Campaigners say the ban on menthol cigarettes could help tackle youth smoking rates in Wales, where according to new figures over 6,000 children take up the habit every year.
The new law, which comes into force Wednesday 20th May, will see the sale of menthol flavoured cigarettes and tobacco products banned under the EU Tobacco Products Directive.
It has been welcomed by ASH Wales alongside Asthma UK and the British Lung Foundation Wales, who say menthol acts as a gateway to tobacco addiction, because the flavour appeals to young, inexperienced smokers, and reduces the harshness of cigarette smoke. Research by the UK Government has shown that menthol cigarette use is significantly more common among younger smokers.
According to figures compiled by CRUK and Imperial College, London, an estimated 6,461 children take up smoking every year in Wales, with the highest numbers in Cardiff where 707 children are estimated to start smoking each year. The second highest numbers are in Swansea where 547 children start smoking every year.
A survey of over 100,000 students, carried out by researchers at Cardiff University, last year found that in Wales 9% of 15-16-year-olds smoke at least once a week, a figure that despite concerted efforts, has remained unchanged since 2013/14.
Suzanne Cass, CEO of ASH Wales, said: “We wholeheartedly support any tobacco control measures that address youth smoking rates and encourage smokers to quit.
“Generations of smokers in Wales, have been drawn into this deadly addiction by menthol flavoured cigarettes which are designed to cunningly disguise the harshness of tobacco smoke, making them more appealing to young smokers.
“The long-term effects of tobacco smoking on people’s health are devastating – and have been highlighted by the increased risks smokers face from the Covid-19 outbreak due to the damage caused to their lungs.
“It is crucially important to prevent young people in Wales from suffering the same fate and we very much hope the ban on menthol cigarettes will stop many more of them from taking up the habit.”
Joseph Carter, Head of Asthma UK & British Lung Foundation Wales, said:
“Smoking remains the single largest cause of preventable ill health and a significant cause of health inequality in Wales, tobacco dependency is directly or indirectly linked to millions of deaths.
“Smoking massively increases your chances of developing health complications later in life. With 1 in 5 people in Wales already living with a lung condition, smoking from a young age increases the chances of developing serious, life altering and threatening conditions.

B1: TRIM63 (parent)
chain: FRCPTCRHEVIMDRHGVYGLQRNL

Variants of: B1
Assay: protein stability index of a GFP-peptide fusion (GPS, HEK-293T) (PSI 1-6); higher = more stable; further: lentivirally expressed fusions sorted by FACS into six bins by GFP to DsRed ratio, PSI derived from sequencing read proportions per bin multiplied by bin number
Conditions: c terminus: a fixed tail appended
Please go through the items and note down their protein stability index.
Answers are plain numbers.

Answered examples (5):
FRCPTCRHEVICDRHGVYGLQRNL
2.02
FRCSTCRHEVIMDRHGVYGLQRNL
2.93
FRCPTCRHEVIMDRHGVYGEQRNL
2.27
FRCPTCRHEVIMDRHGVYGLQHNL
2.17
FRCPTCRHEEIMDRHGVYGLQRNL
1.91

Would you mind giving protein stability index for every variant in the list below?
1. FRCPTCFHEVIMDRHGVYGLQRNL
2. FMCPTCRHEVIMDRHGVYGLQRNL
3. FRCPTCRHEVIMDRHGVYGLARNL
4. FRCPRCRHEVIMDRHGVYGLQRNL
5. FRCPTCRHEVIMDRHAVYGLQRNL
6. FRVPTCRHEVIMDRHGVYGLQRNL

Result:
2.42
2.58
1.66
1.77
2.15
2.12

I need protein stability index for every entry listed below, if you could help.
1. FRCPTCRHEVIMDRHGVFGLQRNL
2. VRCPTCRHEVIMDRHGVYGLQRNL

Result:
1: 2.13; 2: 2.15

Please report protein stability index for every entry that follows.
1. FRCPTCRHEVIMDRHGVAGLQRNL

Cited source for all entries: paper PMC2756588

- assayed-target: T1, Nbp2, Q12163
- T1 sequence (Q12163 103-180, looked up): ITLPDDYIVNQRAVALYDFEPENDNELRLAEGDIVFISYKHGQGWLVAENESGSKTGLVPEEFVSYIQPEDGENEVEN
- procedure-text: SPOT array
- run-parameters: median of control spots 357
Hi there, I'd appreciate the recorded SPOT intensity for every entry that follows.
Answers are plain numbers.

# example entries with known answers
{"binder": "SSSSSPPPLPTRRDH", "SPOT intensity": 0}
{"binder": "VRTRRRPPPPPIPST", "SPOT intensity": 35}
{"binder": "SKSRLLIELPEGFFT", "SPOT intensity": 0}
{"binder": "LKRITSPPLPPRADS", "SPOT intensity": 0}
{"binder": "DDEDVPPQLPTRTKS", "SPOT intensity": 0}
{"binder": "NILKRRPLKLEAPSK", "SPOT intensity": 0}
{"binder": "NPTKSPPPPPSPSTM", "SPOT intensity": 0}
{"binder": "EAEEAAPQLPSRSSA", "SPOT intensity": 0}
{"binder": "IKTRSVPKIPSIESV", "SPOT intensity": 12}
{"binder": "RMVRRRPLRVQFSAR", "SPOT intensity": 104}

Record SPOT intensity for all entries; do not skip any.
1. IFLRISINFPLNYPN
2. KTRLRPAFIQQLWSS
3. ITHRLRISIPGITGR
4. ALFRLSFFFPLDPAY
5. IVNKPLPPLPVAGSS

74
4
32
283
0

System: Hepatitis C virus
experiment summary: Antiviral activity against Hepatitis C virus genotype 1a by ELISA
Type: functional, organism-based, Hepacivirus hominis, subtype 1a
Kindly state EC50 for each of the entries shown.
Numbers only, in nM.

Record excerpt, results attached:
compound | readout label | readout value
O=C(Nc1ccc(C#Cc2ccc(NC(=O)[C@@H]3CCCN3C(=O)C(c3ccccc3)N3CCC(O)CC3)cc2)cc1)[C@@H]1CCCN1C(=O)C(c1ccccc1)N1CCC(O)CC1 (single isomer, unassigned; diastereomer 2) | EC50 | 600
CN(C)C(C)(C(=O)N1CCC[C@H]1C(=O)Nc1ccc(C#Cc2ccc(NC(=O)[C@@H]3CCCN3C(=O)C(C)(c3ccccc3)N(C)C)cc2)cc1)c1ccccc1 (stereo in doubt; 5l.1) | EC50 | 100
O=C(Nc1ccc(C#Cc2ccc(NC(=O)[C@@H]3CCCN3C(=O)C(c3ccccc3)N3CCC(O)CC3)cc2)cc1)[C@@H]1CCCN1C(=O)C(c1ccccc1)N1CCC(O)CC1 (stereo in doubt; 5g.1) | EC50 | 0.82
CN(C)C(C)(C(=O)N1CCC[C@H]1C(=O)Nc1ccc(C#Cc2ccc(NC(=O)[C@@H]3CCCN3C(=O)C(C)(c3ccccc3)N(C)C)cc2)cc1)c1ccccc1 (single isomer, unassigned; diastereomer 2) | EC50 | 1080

“Menthol Cigarettes are often seen as the ‘gateway’ to smoking, due to both their flavour and their less harsh smoke. It is so much harder to quit if you start smoking from an early age, banning them is a positive step in our efforts to curb youth smoking and protect young peoples’ lungs.”
Methodology: Data was calculated by the Cancer Intelligence Team at Cancer Research UK, December 2019, using Smoking, Drinking and Drug Use in Young People in England 2016 and 2018 data. Figures represent the average number of children per year between 2016 and 2018. Percentage of new smokers was calculated for each single-year age band, and ‘smoker’ was defined as ‘regular’, ‘occasional’ or ‘used to smoke’. For example, percentage of new smokers aged 13 in 2018, was calculated by subtracting the percentage of smokers aged 12 in 2017, from the percentage of smokers aged 13 in 2018. This calculation was used for ages 12, 13, 14 and 15; for age 11 all smokers were considered new smokers. 2017 figures were estimated as the average of 2016 and 2018, as no 2017 survey was carried out. Percentage of new smokers in England was applied to UK population estimates to obtain the number of new UK smokers. The 2014-18 trend in estimated number of new child smokers in the UK each year was projected forward to obtain estimates for 2019-21. Yearly figures were divided by 365 to obtain daily figures. The proportion of Welsh smokers was calculated using methodology set out in BMJ Thorax. Break down of the Cancer Research UK national analysis was undertaken by Dr Anthony Laverty, School of Public Health, Imperial College, London in collaboration with Action on Smoking and Health